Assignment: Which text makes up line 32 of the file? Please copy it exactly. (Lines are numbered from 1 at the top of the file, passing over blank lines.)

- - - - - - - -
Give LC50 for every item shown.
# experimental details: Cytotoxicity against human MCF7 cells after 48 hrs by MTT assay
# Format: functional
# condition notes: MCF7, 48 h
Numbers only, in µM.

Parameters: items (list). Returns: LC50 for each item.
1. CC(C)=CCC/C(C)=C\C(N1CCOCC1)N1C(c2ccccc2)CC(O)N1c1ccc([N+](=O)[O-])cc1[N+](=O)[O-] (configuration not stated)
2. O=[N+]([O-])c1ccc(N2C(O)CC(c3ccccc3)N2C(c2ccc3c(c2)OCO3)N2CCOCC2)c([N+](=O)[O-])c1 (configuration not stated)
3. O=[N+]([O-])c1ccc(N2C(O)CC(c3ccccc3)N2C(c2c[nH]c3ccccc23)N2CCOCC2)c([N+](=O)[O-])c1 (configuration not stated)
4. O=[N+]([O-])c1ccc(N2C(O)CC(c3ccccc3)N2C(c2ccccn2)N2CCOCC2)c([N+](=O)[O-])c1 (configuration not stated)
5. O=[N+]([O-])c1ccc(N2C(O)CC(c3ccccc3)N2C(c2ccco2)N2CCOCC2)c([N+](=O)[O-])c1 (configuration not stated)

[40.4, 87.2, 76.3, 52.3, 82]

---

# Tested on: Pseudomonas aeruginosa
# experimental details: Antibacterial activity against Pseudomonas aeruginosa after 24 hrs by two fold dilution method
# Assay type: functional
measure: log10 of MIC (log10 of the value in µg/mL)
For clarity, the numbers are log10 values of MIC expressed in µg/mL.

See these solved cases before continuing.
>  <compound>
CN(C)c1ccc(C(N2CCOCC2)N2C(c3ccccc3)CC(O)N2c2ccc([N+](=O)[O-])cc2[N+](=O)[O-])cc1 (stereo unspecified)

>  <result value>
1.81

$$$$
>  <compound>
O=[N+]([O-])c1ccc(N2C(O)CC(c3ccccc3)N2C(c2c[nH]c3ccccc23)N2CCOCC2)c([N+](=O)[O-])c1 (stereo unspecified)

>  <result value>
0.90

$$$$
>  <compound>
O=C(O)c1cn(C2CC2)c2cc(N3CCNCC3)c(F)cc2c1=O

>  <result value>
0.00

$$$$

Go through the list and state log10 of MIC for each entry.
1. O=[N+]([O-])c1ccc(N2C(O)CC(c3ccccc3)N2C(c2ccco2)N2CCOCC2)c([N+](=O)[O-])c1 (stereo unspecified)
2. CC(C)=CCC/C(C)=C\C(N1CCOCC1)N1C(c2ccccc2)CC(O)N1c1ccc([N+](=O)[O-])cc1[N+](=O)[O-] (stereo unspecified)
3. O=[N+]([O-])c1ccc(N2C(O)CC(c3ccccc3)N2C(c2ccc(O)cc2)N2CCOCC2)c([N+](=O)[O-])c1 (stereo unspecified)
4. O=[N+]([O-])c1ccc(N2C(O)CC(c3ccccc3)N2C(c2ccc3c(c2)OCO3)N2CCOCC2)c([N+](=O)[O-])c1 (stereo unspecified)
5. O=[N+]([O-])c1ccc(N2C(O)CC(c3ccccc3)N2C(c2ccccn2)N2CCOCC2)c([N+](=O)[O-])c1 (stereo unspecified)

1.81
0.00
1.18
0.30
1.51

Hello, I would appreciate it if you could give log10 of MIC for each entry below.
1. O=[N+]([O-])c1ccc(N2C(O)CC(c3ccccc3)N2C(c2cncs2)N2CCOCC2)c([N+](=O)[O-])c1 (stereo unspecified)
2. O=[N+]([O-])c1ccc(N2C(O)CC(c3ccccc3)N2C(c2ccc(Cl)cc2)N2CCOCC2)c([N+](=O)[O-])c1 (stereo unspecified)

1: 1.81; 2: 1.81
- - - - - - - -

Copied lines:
>  <result value>